Last week, I witnessed the celebration of 60 years of Israeli accomplishments. Some posters commended Israel’s technological innovations, which include AOL and the cell phone. Others spoke of Israel’s democracy, free press and freedom of religion. There was even a poster of the $200 billion Israeli economy, which provides its citizens with one of the highest per-capita incomes in the region. No, I wasn’t strolling through the Israeli embassy in Washington, D.C.; I was on Ring Mall walking through iFest, a celebration of Israel sponsored by Anteaters for Israel. The event must be praised for its optimistic celebration of culture, which gave students the opportunity to experience henna – a dye used on hair and skin – hookah and cultural foods.
However, the vibrancy that makes iFest commendable also makes the event deafeningly silent on certain issues. It allows assumptions about the history of Israel that ignore the multitudes of human rights abuses and the plight of the millions of Palestinians who suffer to make Israel the country it is today. The silence is a disservice to the academic discourse that the issue demands. To quote one of the founders of postcolonial theory, Edward Said, “Until there’s a widespread recognition and acknowledgement of what Israel cost the Palestinians and that the present identity of Israel today is fundamentally intertwined with the tragedy of the Palestinians, one caused by the other, there will never be peace, because you can’t continue to sweep away the fact that Israel was constructed on the ruins of another society and by the mass dispossession of another people who remain unacknowledged.”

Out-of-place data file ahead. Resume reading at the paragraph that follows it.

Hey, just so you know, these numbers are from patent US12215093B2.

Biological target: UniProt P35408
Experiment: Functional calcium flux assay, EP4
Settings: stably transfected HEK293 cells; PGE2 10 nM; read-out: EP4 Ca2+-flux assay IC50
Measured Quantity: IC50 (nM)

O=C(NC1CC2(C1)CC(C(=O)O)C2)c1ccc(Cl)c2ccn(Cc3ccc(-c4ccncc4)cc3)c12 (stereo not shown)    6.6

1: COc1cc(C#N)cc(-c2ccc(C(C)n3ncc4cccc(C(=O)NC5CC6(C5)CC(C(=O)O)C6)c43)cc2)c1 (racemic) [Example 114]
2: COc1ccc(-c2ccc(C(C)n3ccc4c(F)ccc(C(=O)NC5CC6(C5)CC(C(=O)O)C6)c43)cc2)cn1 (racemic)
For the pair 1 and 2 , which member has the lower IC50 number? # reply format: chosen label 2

Israel continues to block the supply of electricity, fuel and humanitarian assistance to Gaza, a territory that, along with the West Bank, it has occupied since 1967. Amnesty International condemns the action as “collective punishment.” The Human Rights Watch address to the United Nations Human Rights Council labeled it as “violat[ing] a basic principle of international humanitarian law.” The top UN humanitarian official, UN Deputy Secretary-General John Holmes, calls the action a “serious humanitarian crisis.” The World Food Program complained that Israeli’s policy prevented it from providing full food rations to 84,000 of Gaza’s neediest residents. The International Committee of the Red Cross affirmed virtually every human rights organization when it called the humanitarian situation for Gaza’s 1.5 million residents “critical.” Are these salient issues really worth ignoring so that we may celebrate?
But if we are to celebrate, we should give ourselves a pat on the back, as well. According to Congressional Research Services, the United States provided Israel with at least $2.5 billion in foreign aid last year, plus $1.4 billion in loan guarantees. Since 1949, Israel has received over $140 billion, much more than any other country. Why does Israel need U.S. aid when it is one of the wealthiest countries in the world? In 2007, the International Monetary Fund put Israel’s GDP per capita at $31,767, which means that we are providing aid to a country as wealthy as most other Western European nations.
To celebrate Israeli culture is one thing. Like any other culture, it deserves to be praised for its diversity and richness. However, to celebrate – or blatantly avoid – its foreign policy is another matter. If it doesn’t bother you that we neglect the history of a voiceless people under Israeli occupation since 1967 or ignore the sheer amount of aid the United States provides to one of the world’s leading human rights violators, then let me put it in numbers closer to home. In per-capita terms, the United States provides each Israeli $500 per year. To put it bluntly, that’s $500 that should be coming off our tuitions.
Ali Saadi is a second-year biological sciences major. He can be reached at firstname.lastname@example.org.